16. Learners' Goal Profiles and Their Learning Patterns over an Academic Year

    ERIC Educational Resources Information Center

    Ng, Clarence

    2015-01-01

    The present study aimed to examine distance learners' goal profiles and their contrasting patterns of learning and achievements at three different points during an academic year, i.e. in the beginning of the course in relation to learners' general orientations to learning, at the middle of the course in relation to learners' completion of an…

  17. Acquiring Academic English in One Year: An Unlikely Proposition for English Language Learners

    ERIC Educational Resources Information Center

    Guerrero, Michael D.

    2004-01-01

    This article examines the primary assumption underlying the recent passage of propositions aimed at meeting the need of English language learners (ELLs). The assumption is that English language learners normally need only one year of intensive structured English immersion to learn English well enough to be academically successful in an all-English…

  18. Varicella Immunization Requirements for US Colleges: 2014-2015 Academic Year

    ERIC Educational Resources Information Center

    Leung, Jessica; Marin, Mona; Leino, Victor; Even, Susan; Bialek, Stephanie R.

    2016-01-01

    Objective: To obtain information on varicella prematriculation requirements in US colleges for undergraduate students during the 2014-2015 academic year. Participants: Health care professionals and member schools of the American College Health Association (ACHA). Methods: An electronic survey was sent to ACHA members regarding school…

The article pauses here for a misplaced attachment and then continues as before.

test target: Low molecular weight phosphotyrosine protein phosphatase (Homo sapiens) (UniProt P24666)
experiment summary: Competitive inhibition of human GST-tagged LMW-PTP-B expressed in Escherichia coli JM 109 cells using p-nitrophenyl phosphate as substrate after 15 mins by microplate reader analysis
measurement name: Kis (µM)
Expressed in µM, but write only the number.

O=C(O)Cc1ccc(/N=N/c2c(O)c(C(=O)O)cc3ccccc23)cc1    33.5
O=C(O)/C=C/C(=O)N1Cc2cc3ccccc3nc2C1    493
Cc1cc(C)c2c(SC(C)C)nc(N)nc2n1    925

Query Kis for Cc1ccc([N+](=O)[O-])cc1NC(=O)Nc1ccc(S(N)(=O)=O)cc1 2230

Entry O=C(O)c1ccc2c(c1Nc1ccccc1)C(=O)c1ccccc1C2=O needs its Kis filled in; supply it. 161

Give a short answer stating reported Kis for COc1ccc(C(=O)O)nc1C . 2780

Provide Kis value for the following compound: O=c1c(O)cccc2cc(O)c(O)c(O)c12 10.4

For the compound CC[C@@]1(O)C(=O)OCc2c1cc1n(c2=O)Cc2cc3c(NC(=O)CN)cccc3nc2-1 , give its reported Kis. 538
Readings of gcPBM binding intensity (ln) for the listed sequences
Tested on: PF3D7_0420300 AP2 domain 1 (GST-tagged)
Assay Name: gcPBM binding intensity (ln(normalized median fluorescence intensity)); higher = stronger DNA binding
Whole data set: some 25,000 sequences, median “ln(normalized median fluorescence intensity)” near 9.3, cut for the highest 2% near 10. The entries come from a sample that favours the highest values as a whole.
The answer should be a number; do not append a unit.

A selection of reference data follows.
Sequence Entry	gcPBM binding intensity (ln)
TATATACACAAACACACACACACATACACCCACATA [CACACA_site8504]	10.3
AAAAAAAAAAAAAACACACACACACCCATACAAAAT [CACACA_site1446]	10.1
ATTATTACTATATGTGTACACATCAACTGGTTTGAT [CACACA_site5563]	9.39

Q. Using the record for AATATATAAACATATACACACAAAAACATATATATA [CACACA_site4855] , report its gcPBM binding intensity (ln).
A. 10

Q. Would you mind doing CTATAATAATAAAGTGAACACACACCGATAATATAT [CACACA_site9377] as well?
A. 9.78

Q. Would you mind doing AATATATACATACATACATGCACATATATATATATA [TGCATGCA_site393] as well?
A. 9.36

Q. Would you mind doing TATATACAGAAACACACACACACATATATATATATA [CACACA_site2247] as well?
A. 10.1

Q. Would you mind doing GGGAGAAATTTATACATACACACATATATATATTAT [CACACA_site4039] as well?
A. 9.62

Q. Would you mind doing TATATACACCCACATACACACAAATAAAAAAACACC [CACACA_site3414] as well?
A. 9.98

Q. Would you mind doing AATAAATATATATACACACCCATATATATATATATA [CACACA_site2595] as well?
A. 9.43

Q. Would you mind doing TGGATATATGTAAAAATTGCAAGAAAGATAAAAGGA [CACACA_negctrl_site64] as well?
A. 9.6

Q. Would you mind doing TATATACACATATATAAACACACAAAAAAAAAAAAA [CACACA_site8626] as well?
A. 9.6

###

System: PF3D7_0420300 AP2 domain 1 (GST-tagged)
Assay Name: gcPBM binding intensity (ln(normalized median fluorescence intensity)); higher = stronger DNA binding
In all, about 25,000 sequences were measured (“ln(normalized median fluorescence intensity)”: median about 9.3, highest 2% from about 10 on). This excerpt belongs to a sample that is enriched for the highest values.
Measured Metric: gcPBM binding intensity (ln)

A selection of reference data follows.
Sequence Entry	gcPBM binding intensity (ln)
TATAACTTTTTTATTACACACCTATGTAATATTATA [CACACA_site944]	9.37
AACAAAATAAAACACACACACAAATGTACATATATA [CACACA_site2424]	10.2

19. Thirty Years of Academic Review and Approval by State Postsecondary Coordinating and Governing Boards

    ERIC Educational Resources Information Center

    Barak, Robert J.

    2007-01-01

    A survey of the academic program review and approval activity of state-wide postsecondary coordinating and governing boards was concluded in 2006. This study is the latest in a series of survey/studies of state level program review and approval begun roughly thirty years ago by this author and colleagues. The boards selected for this survey were…

  20. The Score Difference of Emotional Intelligence among Engineering Students at Different Levels of Academic Year

    ERIC Educational Resources Information Center

    Saibani, Nizaroyani; Sabtu, Idham; Muhamad, Norhamidi; Wahab, Dzuraidah Abd.; Sahari, Ja'afar

    2013-01-01

    The number of students from the under-graduate level who have successfully completed their studies is on the increase every year. In the selection process for the best employee-candidate, employers have to take into consideration several factors other than academic excellence, including values that depict EQ or emotional intelligence. This study…

  1. Two-Year Colleges & Academic Excellence: Not a Contradiction in Terms.

    ERIC Educational Resources Information Center

    Edman, Laird

    1992-01-01

    Describes Waldorf College's (a small, private, church-affiliated two-year college) Honors Program, one of the college's strategies for raising the level of academic excellence by enhancing students' intellectual curiosity and independent critical thinking, while also providing a forum for faculty scholarship. Assesses Waldorf's progress toward the…

  2. Surprise, Sensemaking, and Success in the First College Year: Black Undergraduate Men's Academic Adjustment Experiences

    ERIC Educational Resources Information Center

    Harper, Shaun R.; Newman, Christopher B.

    2016-01-01